The Return of the Space Visionaries

by Rand Simberg

How space tycoons are bringing back the dream of truly settling the “high frontier” — and how policy can catch up

Lost on Mars

by Micah Meadowcroft

Why space colonization will disappoint you

Jon Ross; Rick Guidice; Joshua Lott / Getty

Frankenstein at 200

Kirsten A. Hall

The Idea Incarnate

How Dr. Frankenstein’s thoughts ran away from him

Brendan P. Foht

Responsible Frankensteins?

The trouble with the idea that we can play God, but ethically

David M. Buisán (JellyLondon.com)

The University the King Built

by Waleed Al-Shobakky

A Saudi experiment in education aims to solve the West’s science malaise — and become a global research powerhouse.


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Must Science Be Useful?

Letters from scientists and policy experts on our widely read article “Saving Science,” with a response from Daniel Sarewitz.


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The Tech Backlash We Really Need

by L. M. Sacasas

Silicon Valley will only be strengthened by its present scandals unless we ask deeper questions.


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Disenchantment, Actually

by Doug Sikkema

Modern disenchantment may be a myth, but it is still the water in which we swim.


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Till Tomorrow

by Adam Roberts

Three recent books go a long way toward humanizing the abstract “time” of physicists.


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ADD for All

by Joseph E. Davis

Why do we have an “epidemic” of attention deficit/hyperactivity disorder? The common explanations miss the underlying reasons our society is disposed to medicalize ADHD.


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Whose Motivation? Which Good?

by James K. A. Smith

Social science’s big flaw isn’t relativism or the idea that social situations shape human action. The real arguments are over competing visions of the Good — and how the pursuit of the Good shapes our motivations.


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Toward a More Human Medicine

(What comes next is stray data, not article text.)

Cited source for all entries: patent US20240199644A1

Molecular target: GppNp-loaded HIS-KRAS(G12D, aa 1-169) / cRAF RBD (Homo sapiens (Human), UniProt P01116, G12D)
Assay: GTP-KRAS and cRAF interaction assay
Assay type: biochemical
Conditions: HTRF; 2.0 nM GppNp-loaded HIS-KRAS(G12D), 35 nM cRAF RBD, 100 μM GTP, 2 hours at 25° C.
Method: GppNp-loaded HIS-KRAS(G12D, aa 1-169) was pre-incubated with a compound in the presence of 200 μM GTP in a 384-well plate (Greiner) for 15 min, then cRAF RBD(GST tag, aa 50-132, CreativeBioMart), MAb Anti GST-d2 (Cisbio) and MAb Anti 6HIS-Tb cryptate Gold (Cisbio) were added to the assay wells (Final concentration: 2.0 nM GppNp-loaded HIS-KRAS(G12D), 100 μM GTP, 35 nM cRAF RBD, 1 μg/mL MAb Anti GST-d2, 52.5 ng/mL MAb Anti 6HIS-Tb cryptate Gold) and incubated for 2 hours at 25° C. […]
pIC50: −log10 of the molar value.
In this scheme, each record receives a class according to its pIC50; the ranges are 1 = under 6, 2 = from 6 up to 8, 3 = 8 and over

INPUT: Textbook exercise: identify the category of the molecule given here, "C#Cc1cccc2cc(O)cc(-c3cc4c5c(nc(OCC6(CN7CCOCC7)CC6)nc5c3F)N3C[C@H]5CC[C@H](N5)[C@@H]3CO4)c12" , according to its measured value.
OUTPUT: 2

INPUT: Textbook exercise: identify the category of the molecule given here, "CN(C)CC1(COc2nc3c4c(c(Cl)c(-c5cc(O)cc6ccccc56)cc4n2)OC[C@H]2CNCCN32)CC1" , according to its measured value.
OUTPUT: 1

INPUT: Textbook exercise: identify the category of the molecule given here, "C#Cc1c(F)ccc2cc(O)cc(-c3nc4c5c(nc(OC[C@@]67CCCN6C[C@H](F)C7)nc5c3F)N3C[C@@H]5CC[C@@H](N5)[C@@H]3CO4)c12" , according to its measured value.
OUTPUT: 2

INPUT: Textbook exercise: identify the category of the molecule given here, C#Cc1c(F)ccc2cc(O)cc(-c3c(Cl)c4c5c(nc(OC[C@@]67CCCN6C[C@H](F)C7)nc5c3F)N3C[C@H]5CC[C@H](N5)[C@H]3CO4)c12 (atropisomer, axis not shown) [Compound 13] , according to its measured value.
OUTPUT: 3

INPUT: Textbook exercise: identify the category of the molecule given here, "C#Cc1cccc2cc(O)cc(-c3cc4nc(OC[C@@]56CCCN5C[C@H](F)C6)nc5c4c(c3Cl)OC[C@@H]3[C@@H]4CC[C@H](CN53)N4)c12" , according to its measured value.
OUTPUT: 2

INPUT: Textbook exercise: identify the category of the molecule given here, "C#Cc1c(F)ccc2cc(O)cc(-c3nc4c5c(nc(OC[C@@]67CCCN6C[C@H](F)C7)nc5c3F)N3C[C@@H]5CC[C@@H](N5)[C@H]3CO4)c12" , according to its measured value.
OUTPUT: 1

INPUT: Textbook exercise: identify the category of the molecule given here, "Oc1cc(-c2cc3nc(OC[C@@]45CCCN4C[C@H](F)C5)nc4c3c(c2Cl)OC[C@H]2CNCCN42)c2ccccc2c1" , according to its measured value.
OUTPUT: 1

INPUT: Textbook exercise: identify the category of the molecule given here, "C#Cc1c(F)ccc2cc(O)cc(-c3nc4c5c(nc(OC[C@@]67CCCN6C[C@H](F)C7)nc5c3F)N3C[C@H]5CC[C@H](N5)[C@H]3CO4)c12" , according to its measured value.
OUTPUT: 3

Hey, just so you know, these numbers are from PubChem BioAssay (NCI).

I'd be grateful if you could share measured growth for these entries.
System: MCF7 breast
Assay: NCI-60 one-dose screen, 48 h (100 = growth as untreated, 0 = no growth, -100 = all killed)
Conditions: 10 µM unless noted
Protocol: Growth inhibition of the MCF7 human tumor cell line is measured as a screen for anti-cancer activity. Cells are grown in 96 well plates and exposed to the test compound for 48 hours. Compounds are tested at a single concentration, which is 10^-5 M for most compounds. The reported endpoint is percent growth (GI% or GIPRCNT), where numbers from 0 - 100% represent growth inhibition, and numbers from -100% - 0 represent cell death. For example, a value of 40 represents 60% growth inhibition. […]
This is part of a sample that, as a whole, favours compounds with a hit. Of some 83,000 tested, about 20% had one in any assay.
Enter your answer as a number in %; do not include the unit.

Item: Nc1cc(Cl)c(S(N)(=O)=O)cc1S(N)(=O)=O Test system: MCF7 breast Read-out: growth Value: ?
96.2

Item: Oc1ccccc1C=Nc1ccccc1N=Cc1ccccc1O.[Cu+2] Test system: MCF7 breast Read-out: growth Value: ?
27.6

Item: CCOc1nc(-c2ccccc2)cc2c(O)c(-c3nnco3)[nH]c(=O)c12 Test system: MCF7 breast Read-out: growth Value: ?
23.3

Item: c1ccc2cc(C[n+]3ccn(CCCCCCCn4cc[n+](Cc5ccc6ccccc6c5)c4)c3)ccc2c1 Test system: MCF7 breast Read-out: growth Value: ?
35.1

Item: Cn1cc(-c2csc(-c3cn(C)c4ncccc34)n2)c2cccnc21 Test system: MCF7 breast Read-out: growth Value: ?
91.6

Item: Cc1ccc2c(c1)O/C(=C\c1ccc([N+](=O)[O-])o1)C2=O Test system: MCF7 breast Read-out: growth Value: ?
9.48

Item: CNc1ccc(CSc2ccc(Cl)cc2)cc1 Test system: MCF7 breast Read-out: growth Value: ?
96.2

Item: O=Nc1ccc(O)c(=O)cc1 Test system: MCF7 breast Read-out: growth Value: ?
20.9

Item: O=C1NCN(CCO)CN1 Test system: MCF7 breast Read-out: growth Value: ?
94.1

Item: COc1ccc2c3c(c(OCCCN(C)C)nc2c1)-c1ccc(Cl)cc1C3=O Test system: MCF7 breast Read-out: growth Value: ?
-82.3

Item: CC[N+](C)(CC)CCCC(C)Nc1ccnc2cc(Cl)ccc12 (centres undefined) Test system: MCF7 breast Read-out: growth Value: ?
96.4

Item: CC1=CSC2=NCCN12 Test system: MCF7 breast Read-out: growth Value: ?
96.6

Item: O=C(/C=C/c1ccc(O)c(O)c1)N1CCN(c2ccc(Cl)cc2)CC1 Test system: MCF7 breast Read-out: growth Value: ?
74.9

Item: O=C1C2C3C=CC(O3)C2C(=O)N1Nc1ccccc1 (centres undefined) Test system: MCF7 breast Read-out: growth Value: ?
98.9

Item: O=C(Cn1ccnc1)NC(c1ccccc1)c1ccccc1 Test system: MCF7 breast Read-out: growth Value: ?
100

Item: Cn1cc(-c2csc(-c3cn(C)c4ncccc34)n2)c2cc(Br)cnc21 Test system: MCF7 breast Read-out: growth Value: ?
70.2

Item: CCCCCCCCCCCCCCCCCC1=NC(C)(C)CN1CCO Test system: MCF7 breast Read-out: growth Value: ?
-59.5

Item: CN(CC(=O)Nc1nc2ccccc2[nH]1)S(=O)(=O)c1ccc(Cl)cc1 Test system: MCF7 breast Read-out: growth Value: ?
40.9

by Aaron Rothstein

The emphasis on patient satisfaction can turn doctors into little more than customer-service providers. Reform in medicine must bring both better curing and caring.


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The Use and Abuse of ‘Information’ in Biology

by Murillo Pagnotta

The concept of information has become central to modern biology, especially to the field of genetics, where DNA is often taken to be simply an organism’s instruction manual. But, Murillo Pagnotta argues, much “info-talk” is faulty or oversimplified — a failing with implications for how we think about nature, nurture, growth, and evolution.


Evolution and the Purposes of Life

by Stephen L. Talbott

Modern biology has tried to abolish purpose from living things — even as biologists implicitly attribute purposes and goals to molecules, genes, and the evolutionary process of natural selection. Stephen L. Talbott exposes the hidden assumptions behind the view that purpose in nature is just an illusion, and shows why purpose cannot be ignored or explained away.

How Facebook Deforms Us

by L. M. Sacasas

Strengthening our social fabric won’t be enough to fix the platform that’s fraying it.


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Did Thomas Kuhn Kill Truth?

by David Kordahl

A debate on the nature of truth turns into a squabble over whether the father of the “paradigm shift” threw an ashtray at Errol Morris’s head.


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Bill Pierce/Getty

Richard Feynman and the Pleasure Principle

by Algis Valiunas

The story of the vibrant, vivid, heroically fruitful and joyous life of a scientific legend.


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Permission: Melanie Jackson Agency, LLC; courtesy the Archives, California Institute of Technology.

The Joy of Cryptozoology

by Clare Coffey

Why explore the cognitive hinterlands?


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Popperfoto/Getty

Stories of Faith & Science

Faith and the Fear of Death

Jonathan Jong on confronting our mortality from the lab and the altar

Encounter in the Vale

Jonathan Mosedale recounts a story of hiking, frailty, and glimpsing the divine

Dom Escott

The Political Path to GPS

by Anthony Paletta

How war and peace forged the universal map


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Lives of the Immortalists

by Olga Rachello

The human stories of people who don’t want to be human


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Wokeness and Myth on Campus

by Alan Jacobs

The standard critique of college protests cries “free exchange of ideas!” But the students are motivated by social needs more fundamental than the ones affirmed by liberal norms.


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Middlebury College

The Illusionist

by David Bentley Hart

Daniel Dennett’s latest book marks five decades of majestic failure to explain consciousness.


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Peter Yang / AUGUST